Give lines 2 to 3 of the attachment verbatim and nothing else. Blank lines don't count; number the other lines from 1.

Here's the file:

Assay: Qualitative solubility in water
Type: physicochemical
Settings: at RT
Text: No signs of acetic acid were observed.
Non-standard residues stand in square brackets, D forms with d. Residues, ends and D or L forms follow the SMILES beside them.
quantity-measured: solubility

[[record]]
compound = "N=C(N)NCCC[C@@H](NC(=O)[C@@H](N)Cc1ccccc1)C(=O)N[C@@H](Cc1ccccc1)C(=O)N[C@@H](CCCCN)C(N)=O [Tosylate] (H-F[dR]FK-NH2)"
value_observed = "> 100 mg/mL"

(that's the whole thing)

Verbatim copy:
Type: physicochemical
Settings: at RT